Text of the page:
For the first time, more than 2.5 million people in the UK are out of work because of a long-term health problem. The number has jumped by half a million since the start of the pandemic - but, BBC News analysis reveals, the impact is spread unevenly across the country, with some regions and types of job far more affected. For Mary Starling, there are good days and bad days. The 61-year-old is on strong painkillers, for arthritis. She needs a knee replacement - but that could mean another 18 months on an NHS waiting list. Mary is keen to return to that work - but needs her operation first. "I feel despair - but I'm resigned to it," she says. "I understand it isn't possible to magic up something, though it's wearing not being able to plan my life." The UK is in its fourth year of sharply rising chronic illness. The highest rates are among 50- to 64-year-olds, but there have also been significant increases in some younger groups. Although the link is not conclusive, the Bank of England has said record NHS waiting lists are likely to be playing a "significant role". Some of the largest increases are in people reporting mobility difficulties, such as leg and back problems, or heart and blood-pressure problems. More younger people, in particular, say they are not in work because of different forms of mental illness. But the largest increase in long-term sickness is in the catch-all "other health problems" category, likely to include some of those with "long Covid" symptoms. Read full story Source: BBC News, 23 November 2022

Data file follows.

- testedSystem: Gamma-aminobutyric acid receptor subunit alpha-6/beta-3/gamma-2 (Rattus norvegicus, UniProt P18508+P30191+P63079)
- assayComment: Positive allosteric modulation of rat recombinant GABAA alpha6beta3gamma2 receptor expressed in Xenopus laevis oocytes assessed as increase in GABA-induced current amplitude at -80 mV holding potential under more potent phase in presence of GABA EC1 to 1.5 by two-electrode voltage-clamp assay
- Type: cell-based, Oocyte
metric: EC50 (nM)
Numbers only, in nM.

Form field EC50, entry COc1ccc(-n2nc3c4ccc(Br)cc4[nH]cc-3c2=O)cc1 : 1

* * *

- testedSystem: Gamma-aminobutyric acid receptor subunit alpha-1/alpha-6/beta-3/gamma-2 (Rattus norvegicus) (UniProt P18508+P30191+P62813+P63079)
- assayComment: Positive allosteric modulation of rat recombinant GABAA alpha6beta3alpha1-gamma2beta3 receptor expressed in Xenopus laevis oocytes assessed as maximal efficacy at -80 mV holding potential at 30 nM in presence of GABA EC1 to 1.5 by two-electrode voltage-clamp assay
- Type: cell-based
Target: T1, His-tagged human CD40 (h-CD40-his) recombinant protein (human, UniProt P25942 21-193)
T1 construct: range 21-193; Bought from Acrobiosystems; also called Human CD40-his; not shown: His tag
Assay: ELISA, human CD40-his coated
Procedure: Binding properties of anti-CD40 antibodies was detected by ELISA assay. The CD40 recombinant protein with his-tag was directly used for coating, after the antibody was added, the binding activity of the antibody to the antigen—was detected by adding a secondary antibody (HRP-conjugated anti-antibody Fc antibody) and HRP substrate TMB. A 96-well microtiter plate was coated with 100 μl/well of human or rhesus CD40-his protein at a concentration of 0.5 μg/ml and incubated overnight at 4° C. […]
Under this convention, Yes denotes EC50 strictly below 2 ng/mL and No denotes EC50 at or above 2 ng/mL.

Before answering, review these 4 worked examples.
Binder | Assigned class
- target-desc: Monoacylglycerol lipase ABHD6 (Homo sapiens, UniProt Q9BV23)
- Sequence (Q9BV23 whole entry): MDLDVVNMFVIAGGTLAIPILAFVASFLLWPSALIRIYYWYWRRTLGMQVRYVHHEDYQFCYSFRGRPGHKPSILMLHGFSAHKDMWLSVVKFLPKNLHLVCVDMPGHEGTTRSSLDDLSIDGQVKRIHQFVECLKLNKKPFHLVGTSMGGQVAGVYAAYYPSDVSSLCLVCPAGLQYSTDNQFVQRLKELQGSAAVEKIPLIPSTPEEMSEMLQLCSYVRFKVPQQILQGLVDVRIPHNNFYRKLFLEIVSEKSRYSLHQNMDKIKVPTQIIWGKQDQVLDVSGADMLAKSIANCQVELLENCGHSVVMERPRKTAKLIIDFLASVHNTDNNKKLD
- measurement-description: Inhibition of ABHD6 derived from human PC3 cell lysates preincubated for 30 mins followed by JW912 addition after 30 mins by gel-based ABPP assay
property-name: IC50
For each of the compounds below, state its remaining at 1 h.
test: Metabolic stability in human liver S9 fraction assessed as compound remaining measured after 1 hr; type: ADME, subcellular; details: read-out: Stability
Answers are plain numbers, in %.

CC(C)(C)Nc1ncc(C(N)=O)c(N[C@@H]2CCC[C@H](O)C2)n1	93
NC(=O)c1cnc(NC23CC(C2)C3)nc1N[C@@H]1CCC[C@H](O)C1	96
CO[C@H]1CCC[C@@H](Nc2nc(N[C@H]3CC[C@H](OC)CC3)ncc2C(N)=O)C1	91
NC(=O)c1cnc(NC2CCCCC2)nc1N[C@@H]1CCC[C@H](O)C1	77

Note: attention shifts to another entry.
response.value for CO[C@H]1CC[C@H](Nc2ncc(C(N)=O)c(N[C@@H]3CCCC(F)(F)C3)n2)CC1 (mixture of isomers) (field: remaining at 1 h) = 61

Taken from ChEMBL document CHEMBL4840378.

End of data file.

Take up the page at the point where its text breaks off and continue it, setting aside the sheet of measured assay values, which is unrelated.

8. News Article